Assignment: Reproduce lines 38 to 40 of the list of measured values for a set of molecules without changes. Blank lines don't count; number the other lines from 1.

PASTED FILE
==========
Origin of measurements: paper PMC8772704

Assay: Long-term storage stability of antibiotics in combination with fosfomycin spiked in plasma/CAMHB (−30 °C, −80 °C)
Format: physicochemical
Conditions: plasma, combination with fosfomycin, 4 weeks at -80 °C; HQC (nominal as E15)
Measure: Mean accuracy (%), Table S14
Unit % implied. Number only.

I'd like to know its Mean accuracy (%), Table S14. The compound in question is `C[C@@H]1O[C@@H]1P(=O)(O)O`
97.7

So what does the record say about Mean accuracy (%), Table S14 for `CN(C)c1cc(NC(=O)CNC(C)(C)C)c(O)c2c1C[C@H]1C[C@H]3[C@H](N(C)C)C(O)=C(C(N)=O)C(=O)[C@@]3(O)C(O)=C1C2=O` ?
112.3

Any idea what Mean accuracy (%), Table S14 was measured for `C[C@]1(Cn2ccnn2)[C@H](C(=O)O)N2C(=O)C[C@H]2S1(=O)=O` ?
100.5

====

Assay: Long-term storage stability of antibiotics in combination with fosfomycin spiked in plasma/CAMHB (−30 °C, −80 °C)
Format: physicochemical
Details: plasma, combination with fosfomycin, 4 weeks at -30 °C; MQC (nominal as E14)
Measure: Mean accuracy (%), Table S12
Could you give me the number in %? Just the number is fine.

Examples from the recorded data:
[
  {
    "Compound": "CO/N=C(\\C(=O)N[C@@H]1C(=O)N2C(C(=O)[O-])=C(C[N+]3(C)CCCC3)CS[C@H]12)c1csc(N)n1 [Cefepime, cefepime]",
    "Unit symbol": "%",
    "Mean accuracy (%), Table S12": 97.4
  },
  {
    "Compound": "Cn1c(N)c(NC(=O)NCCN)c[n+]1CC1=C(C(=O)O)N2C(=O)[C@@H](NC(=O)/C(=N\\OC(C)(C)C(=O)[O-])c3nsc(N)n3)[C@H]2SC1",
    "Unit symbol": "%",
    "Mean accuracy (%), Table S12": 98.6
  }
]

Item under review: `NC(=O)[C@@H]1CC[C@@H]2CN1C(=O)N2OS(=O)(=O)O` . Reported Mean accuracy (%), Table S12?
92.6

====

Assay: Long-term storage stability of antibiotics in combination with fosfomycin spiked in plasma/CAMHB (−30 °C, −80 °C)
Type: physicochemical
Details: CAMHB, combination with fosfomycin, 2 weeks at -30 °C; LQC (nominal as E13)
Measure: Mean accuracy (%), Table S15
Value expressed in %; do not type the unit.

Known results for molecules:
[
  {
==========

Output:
Measure: Mean accuracy (%), Table S15
Value expressed in %; do not type the unit.

Known results for molecules: